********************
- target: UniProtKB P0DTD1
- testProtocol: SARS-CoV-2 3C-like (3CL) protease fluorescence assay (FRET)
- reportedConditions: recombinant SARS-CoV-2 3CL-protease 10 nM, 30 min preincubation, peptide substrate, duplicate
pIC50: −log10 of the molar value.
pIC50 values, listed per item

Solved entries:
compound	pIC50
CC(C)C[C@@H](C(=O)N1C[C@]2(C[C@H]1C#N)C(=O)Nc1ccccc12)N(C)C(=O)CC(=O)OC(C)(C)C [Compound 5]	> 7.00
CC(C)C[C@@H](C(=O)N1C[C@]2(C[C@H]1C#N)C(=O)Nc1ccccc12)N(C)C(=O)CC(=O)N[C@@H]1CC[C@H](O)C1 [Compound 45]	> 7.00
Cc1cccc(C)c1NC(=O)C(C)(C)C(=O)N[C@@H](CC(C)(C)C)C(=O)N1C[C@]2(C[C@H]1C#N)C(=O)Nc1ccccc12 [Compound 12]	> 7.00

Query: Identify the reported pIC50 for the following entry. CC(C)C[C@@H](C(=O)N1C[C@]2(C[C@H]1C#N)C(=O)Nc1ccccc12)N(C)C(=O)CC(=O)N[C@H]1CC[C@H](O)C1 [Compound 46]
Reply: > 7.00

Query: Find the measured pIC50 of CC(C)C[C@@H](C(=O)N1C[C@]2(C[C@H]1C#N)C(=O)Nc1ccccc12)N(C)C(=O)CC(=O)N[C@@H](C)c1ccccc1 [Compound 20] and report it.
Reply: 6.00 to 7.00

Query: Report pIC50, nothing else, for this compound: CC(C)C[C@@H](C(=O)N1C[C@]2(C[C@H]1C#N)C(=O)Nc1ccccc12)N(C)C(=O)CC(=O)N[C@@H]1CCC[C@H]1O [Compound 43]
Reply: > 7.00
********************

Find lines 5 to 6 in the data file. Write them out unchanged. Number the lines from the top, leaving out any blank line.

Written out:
pIC50 values, listed per item

Solved entries: